For more than a decade, researchers on a remote stretch of Alaska’s coastline have watched brown bears scavenge sea otters. But as Dan Monson, a federal scientist and sea otter expert based in Anchorage, Alaska, scrutinized the carcasses left on the beaches in Katmai National Park and Preserve, about 400 kilometers southwest of Anchorage, he started noticing a strange, unexplained trend. Many of the dead animals appeared to be in their prime—they weren’t the juvenile or older otters one would expect to find dead—and more and more of them were showing up.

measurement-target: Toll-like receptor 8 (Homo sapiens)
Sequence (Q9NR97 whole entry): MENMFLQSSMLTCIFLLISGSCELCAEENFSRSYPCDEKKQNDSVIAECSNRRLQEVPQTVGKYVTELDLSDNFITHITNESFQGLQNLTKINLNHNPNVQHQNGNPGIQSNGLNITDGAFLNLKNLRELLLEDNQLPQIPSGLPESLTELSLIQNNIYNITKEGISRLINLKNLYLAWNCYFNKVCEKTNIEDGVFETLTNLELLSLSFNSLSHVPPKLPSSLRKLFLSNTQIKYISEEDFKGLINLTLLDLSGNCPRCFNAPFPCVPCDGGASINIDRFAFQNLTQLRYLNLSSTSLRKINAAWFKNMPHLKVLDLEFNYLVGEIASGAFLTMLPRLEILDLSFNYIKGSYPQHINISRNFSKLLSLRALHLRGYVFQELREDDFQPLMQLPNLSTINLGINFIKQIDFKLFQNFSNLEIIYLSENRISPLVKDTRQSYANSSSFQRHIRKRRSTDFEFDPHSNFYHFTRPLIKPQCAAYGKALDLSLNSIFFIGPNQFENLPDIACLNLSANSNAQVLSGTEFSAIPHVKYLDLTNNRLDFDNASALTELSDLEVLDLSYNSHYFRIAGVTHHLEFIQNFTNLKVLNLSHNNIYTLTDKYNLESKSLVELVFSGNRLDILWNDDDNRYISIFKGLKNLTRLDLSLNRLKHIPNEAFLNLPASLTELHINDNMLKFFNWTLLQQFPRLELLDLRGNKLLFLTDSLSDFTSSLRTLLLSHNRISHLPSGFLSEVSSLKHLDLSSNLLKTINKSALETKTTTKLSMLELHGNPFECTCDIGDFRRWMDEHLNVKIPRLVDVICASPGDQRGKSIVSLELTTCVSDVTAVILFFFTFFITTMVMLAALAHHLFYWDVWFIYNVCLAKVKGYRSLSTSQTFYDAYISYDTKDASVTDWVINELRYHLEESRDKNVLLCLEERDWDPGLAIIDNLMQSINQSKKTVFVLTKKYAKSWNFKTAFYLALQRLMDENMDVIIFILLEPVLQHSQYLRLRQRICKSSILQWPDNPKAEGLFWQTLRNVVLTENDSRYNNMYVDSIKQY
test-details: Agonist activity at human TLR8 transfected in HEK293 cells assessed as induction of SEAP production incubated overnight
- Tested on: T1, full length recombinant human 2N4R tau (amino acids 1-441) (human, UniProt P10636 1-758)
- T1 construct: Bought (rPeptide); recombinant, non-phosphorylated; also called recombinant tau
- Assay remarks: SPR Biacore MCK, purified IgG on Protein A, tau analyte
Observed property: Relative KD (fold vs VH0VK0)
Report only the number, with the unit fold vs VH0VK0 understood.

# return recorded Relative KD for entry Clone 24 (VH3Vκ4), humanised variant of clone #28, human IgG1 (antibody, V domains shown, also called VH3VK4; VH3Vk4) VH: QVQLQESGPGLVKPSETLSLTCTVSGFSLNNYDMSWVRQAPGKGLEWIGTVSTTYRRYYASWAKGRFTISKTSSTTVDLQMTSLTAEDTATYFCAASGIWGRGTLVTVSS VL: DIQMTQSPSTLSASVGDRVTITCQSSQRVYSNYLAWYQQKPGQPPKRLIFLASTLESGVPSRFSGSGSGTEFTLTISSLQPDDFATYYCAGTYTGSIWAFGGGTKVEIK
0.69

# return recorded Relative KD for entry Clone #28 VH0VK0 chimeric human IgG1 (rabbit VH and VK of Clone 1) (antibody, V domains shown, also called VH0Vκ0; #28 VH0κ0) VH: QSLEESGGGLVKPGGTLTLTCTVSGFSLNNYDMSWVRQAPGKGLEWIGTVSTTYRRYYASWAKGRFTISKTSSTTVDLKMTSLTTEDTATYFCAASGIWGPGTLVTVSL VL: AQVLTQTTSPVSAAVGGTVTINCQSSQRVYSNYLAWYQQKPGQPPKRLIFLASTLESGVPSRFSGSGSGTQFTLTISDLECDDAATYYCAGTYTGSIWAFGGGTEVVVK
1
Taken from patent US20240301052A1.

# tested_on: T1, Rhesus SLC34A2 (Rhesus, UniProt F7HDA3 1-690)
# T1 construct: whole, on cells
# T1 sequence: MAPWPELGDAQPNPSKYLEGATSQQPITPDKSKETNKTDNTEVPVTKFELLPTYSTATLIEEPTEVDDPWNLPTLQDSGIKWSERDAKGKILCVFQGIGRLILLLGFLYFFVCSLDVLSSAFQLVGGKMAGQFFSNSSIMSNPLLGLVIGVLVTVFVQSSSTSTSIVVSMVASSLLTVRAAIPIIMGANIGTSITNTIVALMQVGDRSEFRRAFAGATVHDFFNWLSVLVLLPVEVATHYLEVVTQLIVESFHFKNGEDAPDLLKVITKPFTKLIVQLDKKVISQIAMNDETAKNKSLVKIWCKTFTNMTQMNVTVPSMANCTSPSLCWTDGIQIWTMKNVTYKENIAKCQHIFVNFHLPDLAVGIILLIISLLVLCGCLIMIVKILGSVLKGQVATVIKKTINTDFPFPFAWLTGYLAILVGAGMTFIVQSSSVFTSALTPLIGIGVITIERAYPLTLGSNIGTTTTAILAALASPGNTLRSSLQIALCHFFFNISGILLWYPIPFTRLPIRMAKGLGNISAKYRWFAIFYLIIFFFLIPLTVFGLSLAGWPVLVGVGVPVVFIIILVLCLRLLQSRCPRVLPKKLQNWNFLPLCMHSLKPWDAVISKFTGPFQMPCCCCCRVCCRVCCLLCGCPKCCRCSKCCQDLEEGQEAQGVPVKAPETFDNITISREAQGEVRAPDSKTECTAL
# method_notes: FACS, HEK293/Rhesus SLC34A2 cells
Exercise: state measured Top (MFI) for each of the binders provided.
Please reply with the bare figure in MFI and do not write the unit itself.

Following years of research, Monson and his fellow scientists have now confirmed that at least one of Katmai’s brown bears is preying on live sea otters—a previously undocumented behavior that speaks to broader ecological changes driven by the rebound of Alaska’s sea otter population.
To read the full article published by Hakai Magazine visit: https://www.hakaimagazine.com/news/hungry-alaskan-bears-find-a-new-prey/